|Alberto Rizzi, e-mail, 03.07.2017 12:21|
The "Pedaliante" (= "pedal glider"), also known as "Cicloaliante" (= "bike glider) was a flying machine built in 1936 and that became the first aircraft to fly only by human power.
Enea Bossi - an engineer born in Milano, but naturalized in the U.S.A. - was a pioneer in the history of aviation, above all in the design of pioneer helicopters; after several tests in the States and in Europe, he convinced himself that a single biker could have the strength to make a light airplane fly.
Basically, the "Pedaliante" was a plywood glider with two wooden airscrews in the root of the wings, that increased their diameter during the tests from m. 1,95 (= 6' 1 /3) to m. 2,25 (= 7' 1 /3). The two airscrews were counter-rotating, because Bossi feared that a single propeller should have generated serious problems of torque. These airscrews were linked to the pedals by a bike chain and a transversal transmission shaft.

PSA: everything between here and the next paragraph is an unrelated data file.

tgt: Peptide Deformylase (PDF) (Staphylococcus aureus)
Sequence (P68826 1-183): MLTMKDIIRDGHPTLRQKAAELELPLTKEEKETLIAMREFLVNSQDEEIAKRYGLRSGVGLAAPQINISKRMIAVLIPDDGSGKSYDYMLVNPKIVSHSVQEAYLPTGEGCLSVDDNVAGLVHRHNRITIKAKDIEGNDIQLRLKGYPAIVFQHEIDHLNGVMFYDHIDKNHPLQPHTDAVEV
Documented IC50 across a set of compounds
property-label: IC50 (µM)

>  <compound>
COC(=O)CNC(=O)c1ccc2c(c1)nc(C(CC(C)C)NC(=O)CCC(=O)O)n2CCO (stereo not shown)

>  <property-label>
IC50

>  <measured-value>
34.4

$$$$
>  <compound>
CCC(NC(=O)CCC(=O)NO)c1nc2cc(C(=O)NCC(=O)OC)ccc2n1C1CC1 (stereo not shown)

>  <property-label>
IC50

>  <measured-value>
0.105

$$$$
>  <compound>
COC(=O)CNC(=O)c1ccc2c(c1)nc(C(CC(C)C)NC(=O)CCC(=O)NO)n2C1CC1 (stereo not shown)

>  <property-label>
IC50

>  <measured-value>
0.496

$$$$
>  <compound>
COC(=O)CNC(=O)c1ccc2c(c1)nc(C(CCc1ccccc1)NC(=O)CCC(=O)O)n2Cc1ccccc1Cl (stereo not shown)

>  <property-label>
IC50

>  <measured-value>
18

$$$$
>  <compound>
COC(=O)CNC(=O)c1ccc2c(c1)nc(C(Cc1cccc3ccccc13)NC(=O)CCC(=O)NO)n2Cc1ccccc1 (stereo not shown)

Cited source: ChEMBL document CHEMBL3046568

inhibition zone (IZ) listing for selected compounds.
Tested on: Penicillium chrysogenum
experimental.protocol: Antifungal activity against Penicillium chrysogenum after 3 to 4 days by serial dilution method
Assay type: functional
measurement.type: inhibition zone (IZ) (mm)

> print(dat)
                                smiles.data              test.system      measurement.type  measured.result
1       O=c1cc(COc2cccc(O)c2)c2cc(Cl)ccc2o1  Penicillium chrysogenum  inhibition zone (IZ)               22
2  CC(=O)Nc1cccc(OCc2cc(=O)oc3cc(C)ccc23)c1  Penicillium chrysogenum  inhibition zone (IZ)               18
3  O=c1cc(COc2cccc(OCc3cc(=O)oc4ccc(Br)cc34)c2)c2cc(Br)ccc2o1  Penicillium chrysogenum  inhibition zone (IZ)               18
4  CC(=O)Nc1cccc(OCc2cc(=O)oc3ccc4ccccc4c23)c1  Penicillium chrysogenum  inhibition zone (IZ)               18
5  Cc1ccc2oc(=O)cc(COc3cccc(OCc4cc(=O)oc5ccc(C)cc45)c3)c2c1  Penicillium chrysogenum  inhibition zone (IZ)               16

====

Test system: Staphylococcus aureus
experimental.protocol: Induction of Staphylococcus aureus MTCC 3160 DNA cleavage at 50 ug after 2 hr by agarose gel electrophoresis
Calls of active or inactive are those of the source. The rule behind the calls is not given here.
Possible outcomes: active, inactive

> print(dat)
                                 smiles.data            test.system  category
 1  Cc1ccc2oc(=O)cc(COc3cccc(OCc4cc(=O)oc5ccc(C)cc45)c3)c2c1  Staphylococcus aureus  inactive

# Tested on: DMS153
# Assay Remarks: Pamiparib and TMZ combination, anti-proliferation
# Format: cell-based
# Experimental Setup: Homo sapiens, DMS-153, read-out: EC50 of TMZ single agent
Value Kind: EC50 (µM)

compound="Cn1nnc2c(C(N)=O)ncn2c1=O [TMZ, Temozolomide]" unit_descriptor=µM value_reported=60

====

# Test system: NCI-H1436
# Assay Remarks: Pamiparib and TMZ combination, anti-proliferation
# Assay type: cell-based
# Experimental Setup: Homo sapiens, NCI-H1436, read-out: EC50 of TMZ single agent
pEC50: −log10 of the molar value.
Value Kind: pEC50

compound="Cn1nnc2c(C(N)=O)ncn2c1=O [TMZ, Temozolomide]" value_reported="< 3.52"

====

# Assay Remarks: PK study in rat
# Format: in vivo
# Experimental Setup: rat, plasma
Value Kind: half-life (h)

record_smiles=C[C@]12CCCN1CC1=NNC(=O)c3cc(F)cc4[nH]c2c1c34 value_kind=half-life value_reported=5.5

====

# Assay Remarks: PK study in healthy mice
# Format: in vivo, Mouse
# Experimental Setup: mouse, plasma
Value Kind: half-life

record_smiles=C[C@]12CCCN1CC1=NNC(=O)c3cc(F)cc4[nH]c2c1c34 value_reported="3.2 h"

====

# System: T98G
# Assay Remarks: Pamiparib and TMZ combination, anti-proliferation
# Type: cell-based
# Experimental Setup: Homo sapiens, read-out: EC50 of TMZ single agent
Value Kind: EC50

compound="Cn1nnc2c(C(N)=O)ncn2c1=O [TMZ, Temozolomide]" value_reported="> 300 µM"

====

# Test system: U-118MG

Its empty weight should have been of 73 Kg. (= 161 lb.), but the Ministero dell'Aeronautica compelled the designer to build it with the same structural rules of a conventional airplane, instead of a glider: this stupid imposition made its empty weight grow to 97 Kg. (= 214 lb.), worsening for sure its flight characteristics.
In the first months of 1936 the pilot (Maj. Emilio Casco, an Italian bike runner renowned in those years for his resistance) made a first jump of about m. 91 (= 100 yards); but, because of the weight of the airplane, Bossi decided to use a sort of 27 feet high catapult for its take off. With this solution, the 18th March 1937, Maj. Casco flew for Km. 1 (= 0,620 miles) at the astonishing speed of 37 Km /h (= 23 m.p.h.): probably the slowest airplane ever builtů
The "Pedaliante" made a total of 80 experimental flights and it has been scrapped after 1938.